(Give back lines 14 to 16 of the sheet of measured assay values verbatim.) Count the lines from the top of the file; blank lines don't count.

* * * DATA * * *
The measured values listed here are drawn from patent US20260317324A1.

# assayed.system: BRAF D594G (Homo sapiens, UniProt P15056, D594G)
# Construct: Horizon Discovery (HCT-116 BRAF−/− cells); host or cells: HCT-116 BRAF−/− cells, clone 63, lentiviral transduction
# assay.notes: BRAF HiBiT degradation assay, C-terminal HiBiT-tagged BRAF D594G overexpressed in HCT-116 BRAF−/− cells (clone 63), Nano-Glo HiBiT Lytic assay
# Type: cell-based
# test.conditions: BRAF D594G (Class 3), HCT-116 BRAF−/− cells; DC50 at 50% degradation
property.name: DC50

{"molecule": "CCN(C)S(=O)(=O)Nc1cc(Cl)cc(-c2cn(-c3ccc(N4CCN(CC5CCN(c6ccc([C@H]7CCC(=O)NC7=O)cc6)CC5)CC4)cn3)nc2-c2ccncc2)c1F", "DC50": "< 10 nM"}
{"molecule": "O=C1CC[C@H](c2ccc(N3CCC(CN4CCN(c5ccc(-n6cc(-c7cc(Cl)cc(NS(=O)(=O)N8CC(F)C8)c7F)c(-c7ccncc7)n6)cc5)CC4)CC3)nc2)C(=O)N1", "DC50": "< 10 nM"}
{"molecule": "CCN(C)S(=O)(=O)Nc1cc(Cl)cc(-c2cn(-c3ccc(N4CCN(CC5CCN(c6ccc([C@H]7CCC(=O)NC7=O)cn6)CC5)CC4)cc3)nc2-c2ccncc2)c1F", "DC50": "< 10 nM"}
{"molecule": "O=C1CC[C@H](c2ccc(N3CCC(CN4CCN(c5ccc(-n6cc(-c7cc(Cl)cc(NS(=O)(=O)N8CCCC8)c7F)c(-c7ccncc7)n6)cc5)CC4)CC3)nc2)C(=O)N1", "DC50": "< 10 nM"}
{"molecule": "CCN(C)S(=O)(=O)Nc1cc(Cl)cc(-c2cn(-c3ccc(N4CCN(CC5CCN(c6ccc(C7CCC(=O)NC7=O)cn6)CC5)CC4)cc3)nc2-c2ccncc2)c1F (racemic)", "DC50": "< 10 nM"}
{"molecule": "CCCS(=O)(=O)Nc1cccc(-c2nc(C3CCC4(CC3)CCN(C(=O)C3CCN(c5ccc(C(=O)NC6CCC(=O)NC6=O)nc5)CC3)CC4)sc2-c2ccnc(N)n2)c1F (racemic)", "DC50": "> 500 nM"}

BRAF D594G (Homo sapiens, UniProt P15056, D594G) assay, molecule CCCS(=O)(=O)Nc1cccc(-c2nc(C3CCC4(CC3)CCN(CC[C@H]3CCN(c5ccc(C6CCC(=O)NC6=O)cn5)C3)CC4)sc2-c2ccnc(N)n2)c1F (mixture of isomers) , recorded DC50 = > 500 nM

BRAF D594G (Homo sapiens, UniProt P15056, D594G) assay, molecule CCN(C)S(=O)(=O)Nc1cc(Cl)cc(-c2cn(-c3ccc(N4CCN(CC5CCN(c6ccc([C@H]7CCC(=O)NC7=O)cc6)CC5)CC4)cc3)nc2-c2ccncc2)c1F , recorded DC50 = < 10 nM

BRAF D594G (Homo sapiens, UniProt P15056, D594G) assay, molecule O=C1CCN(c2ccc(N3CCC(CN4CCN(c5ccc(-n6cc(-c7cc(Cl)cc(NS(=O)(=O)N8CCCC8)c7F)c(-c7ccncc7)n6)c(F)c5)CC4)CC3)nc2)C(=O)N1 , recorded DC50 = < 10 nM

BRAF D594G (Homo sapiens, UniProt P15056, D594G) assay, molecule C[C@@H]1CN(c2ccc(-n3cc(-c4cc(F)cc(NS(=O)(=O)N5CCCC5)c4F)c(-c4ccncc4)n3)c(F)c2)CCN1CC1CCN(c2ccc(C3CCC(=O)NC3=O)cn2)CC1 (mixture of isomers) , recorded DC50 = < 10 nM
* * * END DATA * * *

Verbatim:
BRAF D594G (Homo sapiens, UniProt P15056, D594G) assay, molecule CCCS(=O)(=O)Nc1cccc(-c2nc(C3CCC4(CC3)CCN(CC[C@H]3CCN(c5ccc(C6CCC(=O)NC6=O)cn5)C3)CC4)sc2-c2ccnc(N)n2)c1F (mixture of isomers) , recorded DC50 = > 500 nM

BRAF D594G (Homo sapiens, UniProt P15056, D594G) assay, molecule CCN(C)S(=O)(=O)Nc1cc(Cl)cc(-c2cn(-c3ccc(N4CCN(CC5CCN(c6ccc([C@H]7CCC(=O)NC7=O)cc6)CC5)CC4)cc3)nc2-c2ccncc2)c1F , recorded DC50 = < 10 nM

BRAF D594G (Homo sapiens, UniProt P15056, D594G) assay, molecule O=C1CCN(c2ccc(N3CCC(CN4CCN(c5ccc(-n6cc(-c7cc(Cl)cc(NS(=O)(=O)N8CCCC8)c7F)c(-c7ccncc7)n6)c(F)c5)CC4)CC3)nc2)C(=O)N1 , recorded DC50 = < 10 nM